3. Going deaf is no laughing matter, unless of course you’re a deaf clown, in which case it may be funny. But seriously, after years upon years of too-loud monitors for my own band and seeing my friend’s bands under similar circumstances to what Kristy described I have definitely lost some of my hearing. I can’t get my iPod to be too loud anymore. All the way up is good, but it’s not too loud. I can’t hear high-end in my car unless I turn the radio way the hell up, and apparently it’s not the car’s problem because my wife’s ears start bleeding when I do it and for some reason she has a problem with that. I figure I’ll just eventually have a huge headphone amp plugged into my stereo and I’ll sit in an easy chair with giant headphones, pleasantly drooling and enjoying music at levels that would knock down trees.

  4. Matthew Sweet at the Fillmore S.F. gave me a ringing right ear for about a year. But I was only about 14, and I thought it kicked ass. Now I’m much more protective about my hearing. I think ‘club soundguy’ is a very underappreciated position. I always pay attention to what they’re doing (or not doing). This really affects the level of enjoyment you derive from a live performance.

  5. having worked as a sound guy in some very small venues, i would have to say it is not as easy as it sounds. the last thing club owners want to spend money on is a decent sound system, so a sound person has to deal with inferior equipment, and bands that constantly complain about how the mix sounds through their monitors. Also, when bands crank their amplifiers all the way up, it is sometimes impossible for a sound person to control anything at all.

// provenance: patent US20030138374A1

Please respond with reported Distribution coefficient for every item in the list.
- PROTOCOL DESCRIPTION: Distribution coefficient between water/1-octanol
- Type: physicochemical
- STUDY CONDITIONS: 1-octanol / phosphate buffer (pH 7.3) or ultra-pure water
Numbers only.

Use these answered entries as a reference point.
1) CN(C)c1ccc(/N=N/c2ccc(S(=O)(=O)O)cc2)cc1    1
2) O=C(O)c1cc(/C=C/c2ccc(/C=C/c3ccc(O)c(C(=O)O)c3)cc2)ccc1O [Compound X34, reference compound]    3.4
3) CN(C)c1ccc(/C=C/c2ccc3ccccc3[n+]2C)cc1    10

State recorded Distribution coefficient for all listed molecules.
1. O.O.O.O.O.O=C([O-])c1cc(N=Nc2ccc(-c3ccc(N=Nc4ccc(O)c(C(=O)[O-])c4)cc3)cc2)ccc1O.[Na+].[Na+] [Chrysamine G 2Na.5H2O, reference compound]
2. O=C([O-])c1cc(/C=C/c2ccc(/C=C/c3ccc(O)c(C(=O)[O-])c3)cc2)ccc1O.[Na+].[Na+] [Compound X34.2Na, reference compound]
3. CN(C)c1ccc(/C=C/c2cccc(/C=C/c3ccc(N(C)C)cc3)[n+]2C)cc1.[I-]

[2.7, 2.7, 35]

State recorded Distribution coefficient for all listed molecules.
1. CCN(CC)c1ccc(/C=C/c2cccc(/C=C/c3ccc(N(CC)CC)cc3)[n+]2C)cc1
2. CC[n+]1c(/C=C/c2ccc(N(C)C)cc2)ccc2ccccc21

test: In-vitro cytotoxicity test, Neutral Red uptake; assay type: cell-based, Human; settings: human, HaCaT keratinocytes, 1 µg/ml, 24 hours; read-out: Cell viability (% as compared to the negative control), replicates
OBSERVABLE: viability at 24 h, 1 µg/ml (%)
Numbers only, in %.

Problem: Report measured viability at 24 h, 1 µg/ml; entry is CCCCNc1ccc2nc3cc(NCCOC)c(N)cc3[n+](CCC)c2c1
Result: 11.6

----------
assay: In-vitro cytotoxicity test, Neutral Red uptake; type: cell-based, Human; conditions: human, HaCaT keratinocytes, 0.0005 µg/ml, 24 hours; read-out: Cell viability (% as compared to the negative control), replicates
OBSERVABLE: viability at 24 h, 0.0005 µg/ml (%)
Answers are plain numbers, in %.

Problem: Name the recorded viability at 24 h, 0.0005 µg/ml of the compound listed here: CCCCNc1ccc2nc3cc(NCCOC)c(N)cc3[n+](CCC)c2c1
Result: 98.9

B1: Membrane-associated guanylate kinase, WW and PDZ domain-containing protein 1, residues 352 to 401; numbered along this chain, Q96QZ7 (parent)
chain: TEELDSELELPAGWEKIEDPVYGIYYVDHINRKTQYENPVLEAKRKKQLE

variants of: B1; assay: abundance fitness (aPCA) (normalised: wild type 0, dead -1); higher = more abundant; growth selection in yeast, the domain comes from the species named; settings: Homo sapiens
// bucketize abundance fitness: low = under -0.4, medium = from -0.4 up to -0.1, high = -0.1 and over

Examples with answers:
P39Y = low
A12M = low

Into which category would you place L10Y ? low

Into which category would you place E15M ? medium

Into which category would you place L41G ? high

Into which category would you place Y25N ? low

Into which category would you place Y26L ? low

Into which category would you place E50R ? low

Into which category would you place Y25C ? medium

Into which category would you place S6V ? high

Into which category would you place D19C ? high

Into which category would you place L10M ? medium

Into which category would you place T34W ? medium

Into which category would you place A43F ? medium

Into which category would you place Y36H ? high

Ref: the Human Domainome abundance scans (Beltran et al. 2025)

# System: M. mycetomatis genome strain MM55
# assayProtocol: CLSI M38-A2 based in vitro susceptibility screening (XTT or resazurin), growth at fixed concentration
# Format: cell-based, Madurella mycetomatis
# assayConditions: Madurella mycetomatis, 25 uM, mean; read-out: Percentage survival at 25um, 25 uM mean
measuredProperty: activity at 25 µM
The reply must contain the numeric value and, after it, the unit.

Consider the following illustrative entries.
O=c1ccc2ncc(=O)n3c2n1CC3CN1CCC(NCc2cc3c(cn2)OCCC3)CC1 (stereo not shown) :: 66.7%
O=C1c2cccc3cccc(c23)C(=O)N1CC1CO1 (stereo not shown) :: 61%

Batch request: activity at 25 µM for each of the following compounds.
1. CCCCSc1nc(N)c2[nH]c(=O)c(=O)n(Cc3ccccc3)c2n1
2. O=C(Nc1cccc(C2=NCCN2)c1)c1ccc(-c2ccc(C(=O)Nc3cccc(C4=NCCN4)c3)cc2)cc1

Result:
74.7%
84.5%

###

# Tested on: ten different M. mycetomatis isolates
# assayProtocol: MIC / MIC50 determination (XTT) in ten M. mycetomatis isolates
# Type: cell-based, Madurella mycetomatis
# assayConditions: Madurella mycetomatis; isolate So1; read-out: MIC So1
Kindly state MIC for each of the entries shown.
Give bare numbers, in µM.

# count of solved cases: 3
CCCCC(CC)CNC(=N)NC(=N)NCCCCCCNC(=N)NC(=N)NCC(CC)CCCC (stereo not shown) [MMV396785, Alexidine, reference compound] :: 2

The places where the sound is good regularly is usually due to venue ownership that recognizes the value of a good PA system, and an experienced sound tech that knows the room. Sadly, those two are in short supply.

  6. what i love is when the mix is terrible but the bands go for it regardless. this happened when i saw q and not u and ted leo on election day last year. i think the sound guy must’ve been a short bus passenger in school. first, ted was far too loud, couldn’t hear the vox, he had no monitor mix and really, all i could hear was his guitar, for which the amp was across the stage from me. he played the set with all his energy anyways (or as much as he could muster, as i heard he had a shitty election day) and it was ok, even though my ears hurt for a while after.

    then q came on and it was the same thing. they sound checked everything. then after thirty seconds the microphone sounded like it was run through a tin can. and chris had no monitor mix, which meant i couldn’t hear the vocals as i was in front, where you usually have to rely on a decent monitor mix to hear anything, since clubs insist on putting the mains out past where the people up front would be able to hear them. they weren’t too loud like the pharamacists were, but it was frustrating for everyone when they had to stop every song and ask for more vocals in the monitors. and then go ‘lalalalalalalala’ for thirty seconds while the sound guy did absolutely nothing. needless to say, they ended their set a few songs early. can’t blame ’em.

  7. You’re totally right, Justin. The absence of a decent system makes getting good sound pretty tough. I wih more venues would put money into their systems. You can usually tell who does.

  8. i can appreciate that mixing is often difficult/impossible in a small club with a lousy system, but is that any excuse to turn up the volume to cell-rupturing levels? i’d rather have shitty sound and my eyeballs intact, than shitty sound and…uh…no eyeballs at all

  9. This is precisely why I bring earplugs to every concert I go to. Once in a while I don’t use them (i.e. when I’m way in back at an outdoor show), but 90% of the shows I go to they are definitely necessary.

    I love listening to music too much to have my hearing screwed up.